[an error occurred while processing this directive]
BBC News
watch One-Minute World News
Last Updated: Tuesday, 15 May 2007, 17:48 GMT 18:48 UK
New doubt cast on Woolmer murder
Bob Woolmer
Mr Woolmer was found dead in his hotel in Jamaica on 18 March
Pakistan cricket coach Bob Woolmer was not strangled, a UK government pathologist has concluded, according to the Times newspaper.

Dr Nat Carey said after studying autopsy material that death was not by asphyxiation from strangling, it said.

The Jamaica Gleaner newspaper has separately cited Scotland Yard sources as saying Mr Woolmer was not murdered.

Mr Woolmer was found dead in his hotel in Jamaica after Pakistan's first-round exit from the World Cup.

The comments from the UK sources led Jamaican opposition lawmaker Derrick Smith to say the case had become a "global embarrassment" for the Caribbean nation.

There have been a number of contradictory claims about the cause of Mr Woolmer's death since his body was found on 18 March.

On Tuesday, Jamaican deputy police commissioner Mark Shields again insisted the case was being treated as a murder investigation.


The Times was citing sources close to the investigation of Dr Carey.

It said there was growing speculation that death was by natural causes, although it gave no new information on what may have led to Mr Woolmer's death.

The results of toxicology tests are still awaited but the Times said they might indicate the levels of a herbicide said to have been found in his body.

[The media should] refrain from speculation because of the additional distress it places upon the Woolmer family
Karl Angell,
Jamaican police

The herbicide is used for weeding cricket pitches. The tests may show whether the level was sufficient to have triggered the sickness and diarrhoea Mr Woolmer suffered before death, it said.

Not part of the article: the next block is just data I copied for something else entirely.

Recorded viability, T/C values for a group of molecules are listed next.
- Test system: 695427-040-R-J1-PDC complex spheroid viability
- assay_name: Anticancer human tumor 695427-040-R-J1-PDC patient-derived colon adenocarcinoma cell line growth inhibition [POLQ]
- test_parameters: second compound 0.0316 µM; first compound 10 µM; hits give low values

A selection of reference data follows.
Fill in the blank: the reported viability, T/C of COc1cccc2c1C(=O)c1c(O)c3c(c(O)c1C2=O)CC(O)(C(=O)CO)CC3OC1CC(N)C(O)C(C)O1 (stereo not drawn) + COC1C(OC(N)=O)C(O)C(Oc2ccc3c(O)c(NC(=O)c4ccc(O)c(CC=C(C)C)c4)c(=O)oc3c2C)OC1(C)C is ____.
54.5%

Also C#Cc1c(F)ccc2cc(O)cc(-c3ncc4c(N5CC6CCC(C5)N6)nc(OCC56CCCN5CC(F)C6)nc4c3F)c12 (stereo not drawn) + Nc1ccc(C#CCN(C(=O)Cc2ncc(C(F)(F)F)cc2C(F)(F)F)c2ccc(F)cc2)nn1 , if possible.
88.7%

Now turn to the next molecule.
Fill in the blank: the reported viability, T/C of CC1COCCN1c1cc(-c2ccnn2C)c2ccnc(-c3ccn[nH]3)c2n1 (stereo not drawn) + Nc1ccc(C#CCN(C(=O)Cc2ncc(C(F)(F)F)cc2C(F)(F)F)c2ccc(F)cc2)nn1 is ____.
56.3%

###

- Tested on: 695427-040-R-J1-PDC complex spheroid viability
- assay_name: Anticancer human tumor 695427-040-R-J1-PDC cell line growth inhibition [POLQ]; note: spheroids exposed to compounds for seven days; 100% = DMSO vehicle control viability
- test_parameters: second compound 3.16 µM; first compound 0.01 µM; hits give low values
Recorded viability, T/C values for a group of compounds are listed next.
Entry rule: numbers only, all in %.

Heart trouble has been suggested as another cause for the death of Mr Woolmer, 58, who also suffered from diabetes.

The original autopsy said Mr Woolmer may have suffered manual strangulation, indicated by a broken bone in his neck.

UK authorities were asked to help with the investigation.

The Jamaica Gleaner said Scotland Yard's pathology report said Mr Woolmer "died of natural causes and not manual strangulation as was initially reported by Mark Shields".

The paper said the report contradicted that of the local pathologist, Dr Ere Sheshiah.

Jamaican police spokesman Karl Angell said such press reports were "unhelpful" and urged the media "to refrain from speculation because of the additional distress it places upon the Woolmer family".

Mr Shields said: "Every theory, from weed killer to aconite, has come from the media, not the police... We maintain that this is an ongoing murder investigation."

Derrick Smith, of the Jamaica Labour Party, said the case had jeopardised the reputation of the nation's police.

"The matter has become a global embarrassment for us," he said.

No-one has yet been arrested in connection with Mr Woolmer's death, which overshadowed the cricket World Cup.

Investigations have included the possibility of murder by a disgruntled fan, player or by figures concerned Mr Woolmer was going to make allegations of corruption.

The BBC is not responsible for the content of external internet sites

Has China's housing bubble burst?
How the world's oldest clove tree defied an empire
Why Royal Ballet principal Sergei Polunin quit


Americas Africa Europe Middle East South Asia Asia Pacific